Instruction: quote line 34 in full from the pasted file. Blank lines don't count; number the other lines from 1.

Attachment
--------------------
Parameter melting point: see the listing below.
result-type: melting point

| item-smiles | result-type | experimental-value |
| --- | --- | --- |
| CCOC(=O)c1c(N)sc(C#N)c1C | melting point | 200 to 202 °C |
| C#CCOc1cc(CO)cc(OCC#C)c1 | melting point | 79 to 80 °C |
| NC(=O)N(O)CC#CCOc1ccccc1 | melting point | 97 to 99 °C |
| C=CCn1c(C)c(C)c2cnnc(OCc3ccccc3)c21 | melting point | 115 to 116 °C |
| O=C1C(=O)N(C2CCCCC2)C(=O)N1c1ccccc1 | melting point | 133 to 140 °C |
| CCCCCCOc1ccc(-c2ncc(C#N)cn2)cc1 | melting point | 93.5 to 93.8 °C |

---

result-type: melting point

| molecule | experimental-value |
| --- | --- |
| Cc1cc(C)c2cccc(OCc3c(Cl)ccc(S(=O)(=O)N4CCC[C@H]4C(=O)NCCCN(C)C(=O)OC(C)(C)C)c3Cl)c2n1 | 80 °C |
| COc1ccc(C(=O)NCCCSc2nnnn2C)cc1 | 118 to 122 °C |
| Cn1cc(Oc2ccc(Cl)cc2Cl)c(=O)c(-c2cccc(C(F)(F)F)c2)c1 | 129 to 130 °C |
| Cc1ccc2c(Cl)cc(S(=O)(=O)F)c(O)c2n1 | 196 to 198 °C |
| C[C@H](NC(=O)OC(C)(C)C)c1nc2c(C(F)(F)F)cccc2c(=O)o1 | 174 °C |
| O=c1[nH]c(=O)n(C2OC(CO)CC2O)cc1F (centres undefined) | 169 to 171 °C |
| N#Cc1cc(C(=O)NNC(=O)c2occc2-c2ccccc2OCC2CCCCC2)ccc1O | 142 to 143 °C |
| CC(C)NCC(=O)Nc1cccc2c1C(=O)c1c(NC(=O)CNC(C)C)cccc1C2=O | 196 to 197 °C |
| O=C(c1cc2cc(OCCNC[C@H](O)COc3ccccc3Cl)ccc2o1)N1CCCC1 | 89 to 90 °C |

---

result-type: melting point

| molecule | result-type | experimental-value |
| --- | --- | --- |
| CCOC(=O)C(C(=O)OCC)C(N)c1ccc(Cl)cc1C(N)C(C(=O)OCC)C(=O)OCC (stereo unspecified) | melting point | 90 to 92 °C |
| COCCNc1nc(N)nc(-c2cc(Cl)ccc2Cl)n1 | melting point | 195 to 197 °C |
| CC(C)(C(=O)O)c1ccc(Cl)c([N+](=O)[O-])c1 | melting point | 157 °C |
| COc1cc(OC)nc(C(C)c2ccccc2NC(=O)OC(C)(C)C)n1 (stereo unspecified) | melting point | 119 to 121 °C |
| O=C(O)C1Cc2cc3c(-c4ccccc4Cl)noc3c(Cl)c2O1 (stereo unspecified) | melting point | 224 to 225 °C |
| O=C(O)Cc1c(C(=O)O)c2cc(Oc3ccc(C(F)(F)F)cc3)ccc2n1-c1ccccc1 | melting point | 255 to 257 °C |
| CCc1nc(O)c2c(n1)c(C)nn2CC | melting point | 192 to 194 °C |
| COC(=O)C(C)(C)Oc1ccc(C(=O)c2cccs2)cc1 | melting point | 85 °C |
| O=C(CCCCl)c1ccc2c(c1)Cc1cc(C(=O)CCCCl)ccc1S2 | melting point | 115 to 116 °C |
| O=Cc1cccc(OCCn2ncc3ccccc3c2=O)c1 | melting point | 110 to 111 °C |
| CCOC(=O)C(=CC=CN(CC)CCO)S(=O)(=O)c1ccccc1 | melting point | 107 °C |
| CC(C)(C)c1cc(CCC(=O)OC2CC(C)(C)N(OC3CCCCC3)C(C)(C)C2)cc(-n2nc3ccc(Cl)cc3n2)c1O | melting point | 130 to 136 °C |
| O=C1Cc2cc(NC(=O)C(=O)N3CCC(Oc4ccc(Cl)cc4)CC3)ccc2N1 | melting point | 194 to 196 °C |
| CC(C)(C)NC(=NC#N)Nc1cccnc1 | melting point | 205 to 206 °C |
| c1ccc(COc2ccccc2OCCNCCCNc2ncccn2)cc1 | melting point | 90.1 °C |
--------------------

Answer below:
| CCc1nc(O)c2c(n1)c(C)nn2CC | melting point | 192 to 194 °C |